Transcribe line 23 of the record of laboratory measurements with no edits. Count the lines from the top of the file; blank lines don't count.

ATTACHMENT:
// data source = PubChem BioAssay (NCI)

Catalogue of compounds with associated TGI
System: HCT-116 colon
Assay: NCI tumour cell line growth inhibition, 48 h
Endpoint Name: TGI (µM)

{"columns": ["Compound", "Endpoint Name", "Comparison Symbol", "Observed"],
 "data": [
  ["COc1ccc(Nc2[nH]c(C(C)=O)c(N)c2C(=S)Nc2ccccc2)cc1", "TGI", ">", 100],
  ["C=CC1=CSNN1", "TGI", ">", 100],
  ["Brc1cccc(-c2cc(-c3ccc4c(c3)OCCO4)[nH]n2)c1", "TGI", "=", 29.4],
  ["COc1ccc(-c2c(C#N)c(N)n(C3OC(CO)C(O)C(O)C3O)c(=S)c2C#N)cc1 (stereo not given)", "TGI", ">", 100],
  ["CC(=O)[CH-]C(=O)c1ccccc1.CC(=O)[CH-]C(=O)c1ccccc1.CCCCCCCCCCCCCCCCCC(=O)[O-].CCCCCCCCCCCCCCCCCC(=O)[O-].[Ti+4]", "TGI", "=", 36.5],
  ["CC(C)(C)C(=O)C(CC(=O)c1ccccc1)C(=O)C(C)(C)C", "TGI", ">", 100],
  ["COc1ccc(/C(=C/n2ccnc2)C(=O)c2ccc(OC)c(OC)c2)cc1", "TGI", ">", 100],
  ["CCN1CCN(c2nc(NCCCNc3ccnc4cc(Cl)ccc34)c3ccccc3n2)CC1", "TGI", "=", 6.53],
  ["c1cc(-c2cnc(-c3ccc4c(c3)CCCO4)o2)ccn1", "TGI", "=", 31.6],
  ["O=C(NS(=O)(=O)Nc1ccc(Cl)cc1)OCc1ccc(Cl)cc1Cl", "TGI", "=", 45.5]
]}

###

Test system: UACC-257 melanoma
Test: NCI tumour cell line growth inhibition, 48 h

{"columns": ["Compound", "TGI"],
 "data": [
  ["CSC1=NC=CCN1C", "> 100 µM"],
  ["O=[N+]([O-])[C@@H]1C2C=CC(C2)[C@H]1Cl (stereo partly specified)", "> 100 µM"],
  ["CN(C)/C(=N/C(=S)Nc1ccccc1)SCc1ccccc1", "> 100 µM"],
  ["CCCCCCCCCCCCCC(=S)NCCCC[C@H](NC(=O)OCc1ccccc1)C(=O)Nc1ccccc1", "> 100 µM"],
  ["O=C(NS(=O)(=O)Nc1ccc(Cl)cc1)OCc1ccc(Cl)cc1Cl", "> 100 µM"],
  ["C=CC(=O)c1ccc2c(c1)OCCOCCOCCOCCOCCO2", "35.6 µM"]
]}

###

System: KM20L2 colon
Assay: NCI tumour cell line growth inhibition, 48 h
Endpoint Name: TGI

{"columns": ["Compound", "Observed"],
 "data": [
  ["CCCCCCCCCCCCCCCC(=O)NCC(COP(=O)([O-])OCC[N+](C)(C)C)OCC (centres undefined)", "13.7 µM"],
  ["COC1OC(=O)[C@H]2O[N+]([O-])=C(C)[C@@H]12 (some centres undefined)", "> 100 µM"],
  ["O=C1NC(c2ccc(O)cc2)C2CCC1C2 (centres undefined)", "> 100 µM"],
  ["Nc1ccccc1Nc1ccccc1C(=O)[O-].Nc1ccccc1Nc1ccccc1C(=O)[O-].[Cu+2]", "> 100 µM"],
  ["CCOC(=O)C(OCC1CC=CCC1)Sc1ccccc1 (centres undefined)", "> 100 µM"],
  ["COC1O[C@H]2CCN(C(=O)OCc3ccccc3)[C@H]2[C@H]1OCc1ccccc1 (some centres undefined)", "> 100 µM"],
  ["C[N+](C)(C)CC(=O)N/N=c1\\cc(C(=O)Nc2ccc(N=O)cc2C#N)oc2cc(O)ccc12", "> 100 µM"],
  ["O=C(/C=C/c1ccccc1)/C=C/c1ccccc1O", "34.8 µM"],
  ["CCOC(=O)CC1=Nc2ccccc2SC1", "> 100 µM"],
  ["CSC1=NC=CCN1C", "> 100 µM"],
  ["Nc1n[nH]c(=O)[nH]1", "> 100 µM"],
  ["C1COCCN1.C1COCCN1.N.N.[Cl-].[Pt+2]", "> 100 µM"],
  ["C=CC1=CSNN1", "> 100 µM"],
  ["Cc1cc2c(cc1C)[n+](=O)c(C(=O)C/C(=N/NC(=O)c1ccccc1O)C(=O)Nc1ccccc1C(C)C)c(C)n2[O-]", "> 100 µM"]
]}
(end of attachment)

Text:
 "data": [